Assembling your Nano reef

  • Assembling your nano reef tank correctly and making the necessary modifications as follows:

  • Step one, obviously order your parts and unwrap them.

  • The first modification we’re making is to the stock light that comes with the tank, I ended up cutting the arms that hold it above the tank first as you can see in this before and after picture.  In the first picture you will notice the two arms that are attached to the light mechanism.  I took a metal saw blade and cut through one arm very quickly(the one without the power cord within it) and the second arm I took more time and slowly sawed my way through it by sawing a bit then rotating it and sawing some more.  Eventually you can just snap it off from the light and you will have to pry the arm open with a flat head screwdriver and remove it from the power cord within.

Prior to building this aquarium
Prior to the build, I filled it with water for a few hours to check for leaks.
modified nano reef tank LED lighting
Here is the finished product after the modifications were complete.

  • This light is important because it controls your night lights as well as some highlighting day lights.  After it is just the lighting mechanism and the power cord, place it off to the side and we will come back to it in a bit

  • next step is to place your live sand into the tank, I would shoot for around 2 or 3 inches of sand bed.  Make sure the sand is tightly compacted, if you want to make one side higher than the other, do this now.

  • Place a small plate or dessert dish on top of the sand, you’re about to add your saltwater to your tank!

  • At this time, you should have already gone to the local fish store or leave to it to pick out a cycling fish and get at least 5 lbs of live rock.  I went with 10 lbs to help with the bio-load with two fish.  You should plan to spend around 3-8 dollars per pound of CURED LIVE ROCK

  • Make sure you use RO(Reverse Osmosis) water, you can get this from Walmart or go to a purified water station and fill a 5 gallon container. Add your salt, but not the whole 1/5 you portioned out, just 90% of that pile and check the salinity with your hydrometer then add until you reach 1.25 or 1.26 depending on what coral you plan to add.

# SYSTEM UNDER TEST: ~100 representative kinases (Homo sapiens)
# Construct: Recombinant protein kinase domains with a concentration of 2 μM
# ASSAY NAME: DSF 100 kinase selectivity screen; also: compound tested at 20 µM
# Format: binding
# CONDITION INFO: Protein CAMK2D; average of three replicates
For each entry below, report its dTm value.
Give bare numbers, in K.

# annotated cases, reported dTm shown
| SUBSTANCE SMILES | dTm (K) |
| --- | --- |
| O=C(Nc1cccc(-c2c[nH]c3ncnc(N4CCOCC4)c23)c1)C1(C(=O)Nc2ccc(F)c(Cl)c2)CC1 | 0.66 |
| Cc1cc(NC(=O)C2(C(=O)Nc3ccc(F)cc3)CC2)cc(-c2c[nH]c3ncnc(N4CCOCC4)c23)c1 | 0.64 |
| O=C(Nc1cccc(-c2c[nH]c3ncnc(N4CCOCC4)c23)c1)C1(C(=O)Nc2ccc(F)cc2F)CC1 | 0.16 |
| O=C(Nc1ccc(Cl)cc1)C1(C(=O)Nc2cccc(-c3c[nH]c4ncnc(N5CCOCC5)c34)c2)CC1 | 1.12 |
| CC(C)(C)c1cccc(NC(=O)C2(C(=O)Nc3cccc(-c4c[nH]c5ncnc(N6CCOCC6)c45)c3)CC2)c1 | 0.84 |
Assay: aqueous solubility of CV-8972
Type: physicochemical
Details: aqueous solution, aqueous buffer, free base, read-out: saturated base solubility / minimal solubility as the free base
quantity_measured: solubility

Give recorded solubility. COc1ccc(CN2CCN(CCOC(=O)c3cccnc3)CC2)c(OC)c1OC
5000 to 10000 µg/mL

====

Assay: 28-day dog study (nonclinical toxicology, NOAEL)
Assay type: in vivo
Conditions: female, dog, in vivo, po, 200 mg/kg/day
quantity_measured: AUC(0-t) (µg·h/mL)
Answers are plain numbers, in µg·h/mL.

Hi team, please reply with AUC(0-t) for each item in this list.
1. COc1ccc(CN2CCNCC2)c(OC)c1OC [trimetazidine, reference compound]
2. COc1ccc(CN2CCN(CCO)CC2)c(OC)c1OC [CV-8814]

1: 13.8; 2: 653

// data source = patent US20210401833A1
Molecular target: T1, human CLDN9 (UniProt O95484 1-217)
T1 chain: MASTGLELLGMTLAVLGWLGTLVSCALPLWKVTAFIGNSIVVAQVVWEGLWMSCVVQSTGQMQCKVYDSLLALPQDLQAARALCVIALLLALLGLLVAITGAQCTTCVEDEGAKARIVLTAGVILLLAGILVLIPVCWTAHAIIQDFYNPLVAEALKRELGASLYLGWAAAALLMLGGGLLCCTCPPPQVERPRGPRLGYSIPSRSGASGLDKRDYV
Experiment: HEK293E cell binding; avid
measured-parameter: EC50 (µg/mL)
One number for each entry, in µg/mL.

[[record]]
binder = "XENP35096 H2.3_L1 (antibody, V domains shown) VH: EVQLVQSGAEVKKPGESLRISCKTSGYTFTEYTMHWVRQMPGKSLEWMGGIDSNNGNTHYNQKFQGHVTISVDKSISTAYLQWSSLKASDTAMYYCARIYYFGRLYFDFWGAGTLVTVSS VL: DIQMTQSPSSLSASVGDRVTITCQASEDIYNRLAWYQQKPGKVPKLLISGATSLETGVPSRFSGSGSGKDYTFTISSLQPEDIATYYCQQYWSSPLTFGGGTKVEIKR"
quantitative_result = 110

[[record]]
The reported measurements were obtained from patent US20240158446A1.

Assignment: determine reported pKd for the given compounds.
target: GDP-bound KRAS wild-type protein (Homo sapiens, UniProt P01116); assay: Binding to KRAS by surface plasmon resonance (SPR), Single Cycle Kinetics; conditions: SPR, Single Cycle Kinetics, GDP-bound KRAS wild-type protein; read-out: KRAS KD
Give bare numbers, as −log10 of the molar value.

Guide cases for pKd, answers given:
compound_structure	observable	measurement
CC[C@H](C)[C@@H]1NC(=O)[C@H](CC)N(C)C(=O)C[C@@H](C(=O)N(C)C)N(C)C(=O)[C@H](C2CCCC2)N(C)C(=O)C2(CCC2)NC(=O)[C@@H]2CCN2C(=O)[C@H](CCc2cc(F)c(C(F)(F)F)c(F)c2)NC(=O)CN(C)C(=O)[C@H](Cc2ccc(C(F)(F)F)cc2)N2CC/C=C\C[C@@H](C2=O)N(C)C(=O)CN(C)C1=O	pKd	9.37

• Aim for the plate in the middle and fill the tank up to the marked lines within it, do this slowly to avoid clouding your tank with everything in the live sand(dust particles and whatnot).

  • Quickly take a break and devour the pizza you ordered to help you through this project.

  • Next, add in the pump on either the back left side or back right side with the intake(grated looking portion) facing up!  Look at the final product below to see what I mean.

  • Turn on both pumps, the sump pump and the power head pump.  Monitor the flow of water, adjust as needed, in both position and intensity.

  • Add your live rock first and position it how you choose.  Push it into the sand a little bit more than enough to keep it stable.

  • Allow your fish to acclimate to the water by slowly adding some of your water to the bag its in, I usually add a cup every 5 minutes till the bag is close to full.

  • After the fish is acclimated, drain some of the water you added in and pour that little damsel fish.

  • In about one week, your tank should be cycled and ready for more expensive fish.  Don’t forget a frozen food for your fish, buy according to what you plan on having next!

  • No more than TWO fish, maybe 5 small hermit crabs, 2 shrimp, 3 small to medium live rock cleaning snails and no limit on coral!

  • If I’m missing any steps, please let me know in the comments below!

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